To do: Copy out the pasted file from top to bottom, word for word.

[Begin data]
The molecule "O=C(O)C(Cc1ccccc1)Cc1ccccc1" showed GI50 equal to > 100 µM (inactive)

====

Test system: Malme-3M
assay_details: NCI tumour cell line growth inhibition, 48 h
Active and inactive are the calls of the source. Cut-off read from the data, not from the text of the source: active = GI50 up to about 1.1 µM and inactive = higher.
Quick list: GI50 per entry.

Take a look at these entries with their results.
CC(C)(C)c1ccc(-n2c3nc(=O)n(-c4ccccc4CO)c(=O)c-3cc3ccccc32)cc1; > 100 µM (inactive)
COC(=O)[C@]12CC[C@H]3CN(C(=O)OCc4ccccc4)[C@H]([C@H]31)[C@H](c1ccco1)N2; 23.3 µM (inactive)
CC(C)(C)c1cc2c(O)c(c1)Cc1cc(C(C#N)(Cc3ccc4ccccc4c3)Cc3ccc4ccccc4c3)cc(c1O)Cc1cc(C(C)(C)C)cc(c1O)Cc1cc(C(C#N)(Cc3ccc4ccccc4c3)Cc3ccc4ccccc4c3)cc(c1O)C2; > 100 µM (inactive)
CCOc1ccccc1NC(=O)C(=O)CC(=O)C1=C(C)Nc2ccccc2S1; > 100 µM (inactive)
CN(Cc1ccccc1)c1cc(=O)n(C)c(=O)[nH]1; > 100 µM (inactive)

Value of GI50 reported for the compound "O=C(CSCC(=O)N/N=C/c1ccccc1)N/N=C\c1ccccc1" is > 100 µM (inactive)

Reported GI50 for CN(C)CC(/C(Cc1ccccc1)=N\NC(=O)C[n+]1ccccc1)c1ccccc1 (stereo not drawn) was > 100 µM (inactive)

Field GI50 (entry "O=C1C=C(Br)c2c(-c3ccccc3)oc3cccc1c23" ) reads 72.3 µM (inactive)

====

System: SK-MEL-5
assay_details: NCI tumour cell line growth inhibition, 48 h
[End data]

The molecule "O=C(O)C(Cc1ccccc1)Cc1ccccc1" showed GI50 equal to > 100 µM (inactive)

====

Test system: Malme-3M
assay_details: NCI tumour cell line growth inhibition, 48 h
Active and inactive are the calls of the source. Cut-off read from the data, not from the text of the source: active = GI50 up to about 1.1 µM and inactive = higher.
Quick list: GI50 per entry.

Take a look at these entries with their results.
CC(C)(C)c1ccc(-n2c3nc(=O)n(-c4ccccc4CO)c(=O)c-3cc3ccccc32)cc1; > 100 µM (inactive)
COC(=O)[C@]12CC[C@H]3CN(C(=O)OCc4ccccc4)[C@H]([C@H]31)[C@H](c1ccco1)N2; 23.3 µM (inactive)
CC(C)(C)c1cc2c(O)c(c1)Cc1cc(C(C#N)(Cc3ccc4ccccc4c3)Cc3ccc4ccccc4c3)cc(c1O)Cc1cc(C(C)(C)C)cc(c1O)Cc1cc(C(C#N)(Cc3ccc4ccccc4c3)Cc3ccc4ccccc4c3)cc(c1O)C2; > 100 µM (inactive)
CCOc1ccccc1NC(=O)C(=O)CC(=O)C1=C(C)Nc2ccccc2S1; > 100 µM (inactive)
CN(Cc1ccccc1)c1cc(=O)n(C)c(=O)[nH]1; > 100 µM (inactive)

Value of GI50 reported for the compound "O=C(CSCC(=O)N/N=C/c1ccccc1)N/N=C\c1ccccc1" is > 100 µM (inactive)

Reported GI50 for CN(C)CC(/C(Cc1ccccc1)=N\NC(=O)C[n+]1ccccc1)c1ccccc1 (stereo not drawn) was > 100 µM (inactive)

Field GI50 (entry "O=C1C=C(Br)c2c(-c3ccccc3)oc3cccc1c23" ) reads 72.3 µM (inactive)

====

System: SK-MEL-5
assay_details: NCI tumour cell line growth inhibition, 48 h